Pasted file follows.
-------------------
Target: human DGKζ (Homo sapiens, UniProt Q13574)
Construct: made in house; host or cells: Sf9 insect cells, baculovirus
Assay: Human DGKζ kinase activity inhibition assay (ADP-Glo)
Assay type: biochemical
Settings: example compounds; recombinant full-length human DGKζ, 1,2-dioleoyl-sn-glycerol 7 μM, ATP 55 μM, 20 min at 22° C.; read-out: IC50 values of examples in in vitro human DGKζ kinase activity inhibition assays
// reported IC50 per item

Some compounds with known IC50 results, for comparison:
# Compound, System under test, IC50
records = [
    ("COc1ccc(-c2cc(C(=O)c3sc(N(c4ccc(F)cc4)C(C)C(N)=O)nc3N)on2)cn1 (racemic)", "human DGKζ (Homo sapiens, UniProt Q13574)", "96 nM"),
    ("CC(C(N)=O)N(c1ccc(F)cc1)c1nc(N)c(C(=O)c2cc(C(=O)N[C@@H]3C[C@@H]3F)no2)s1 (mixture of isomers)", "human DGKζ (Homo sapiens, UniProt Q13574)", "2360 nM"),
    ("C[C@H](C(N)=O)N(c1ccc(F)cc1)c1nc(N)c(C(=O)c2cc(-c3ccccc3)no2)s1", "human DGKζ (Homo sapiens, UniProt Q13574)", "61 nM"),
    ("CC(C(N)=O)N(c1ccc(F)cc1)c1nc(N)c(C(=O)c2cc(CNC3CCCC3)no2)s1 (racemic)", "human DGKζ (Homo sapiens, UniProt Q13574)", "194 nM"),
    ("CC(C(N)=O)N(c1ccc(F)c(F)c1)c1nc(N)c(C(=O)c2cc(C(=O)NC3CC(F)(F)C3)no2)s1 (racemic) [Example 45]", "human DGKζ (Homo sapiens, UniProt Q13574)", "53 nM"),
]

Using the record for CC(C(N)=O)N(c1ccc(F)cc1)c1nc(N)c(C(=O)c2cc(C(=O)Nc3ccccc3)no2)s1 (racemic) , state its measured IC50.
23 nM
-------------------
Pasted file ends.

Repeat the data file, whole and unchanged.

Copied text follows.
Target: human DGKζ (Homo sapiens, UniProt Q13574)
Construct: made in house; host or cells: Sf9 insect cells, baculovirus
Assay: Human DGKζ kinase activity inhibition assay (ADP-Glo)
Assay type: biochemical
Settings: example compounds; recombinant full-length human DGKζ, 1,2-dioleoyl-sn-glycerol 7 μM, ATP 55 μM, 20 min at 22° C.; read-out: IC50 values of examples in in vitro human DGKζ kinase activity inhibition assays
// reported IC50 per item

Some compounds with known IC50 results, for comparison:
# Compound, System under test, IC50
records = [
    ("COc1ccc(-c2cc(C(=O)c3sc(N(c4ccc(F)cc4)C(C)C(N)=O)nc3N)on2)cn1 (racemic)", "human DGKζ (Homo sapiens, UniProt Q13574)", "96 nM"),
    ("CC(C(N)=O)N(c1ccc(F)cc1)c1nc(N)c(C(=O)c2cc(C(=O)N[C@@H]3C[C@@H]3F)no2)s1 (mixture of isomers)", "human DGKζ (Homo sapiens, UniProt Q13574)", "2360 nM"),
    ("C[C@H](C(N)=O)N(c1ccc(F)cc1)c1nc(N)c(C(=O)c2cc(-c3ccccc3)no2)s1", "human DGKζ (Homo sapiens, UniProt Q13574)", "61 nM"),
    ("CC(C(N)=O)N(c1ccc(F)cc1)c1nc(N)c(C(=O)c2cc(CNC3CCCC3)no2)s1 (racemic)", "human DGKζ (Homo sapiens, UniProt Q13574)", "194 nM"),
    ("CC(C(N)=O)N(c1ccc(F)c(F)c1)c1nc(N)c(C(=O)c2cc(C(=O)NC3CC(F)(F)C3)no2)s1 (racemic) [Example 45]", "human DGKζ (Homo sapiens, UniProt Q13574)", "53 nM"),
]

Using the record for CC(C(N)=O)N(c1ccc(F)cc1)c1nc(N)c(C(=O)c2cc(C(=O)Nc3ccccc3)no2)s1 (racemic) , state its measured IC50.
23 nM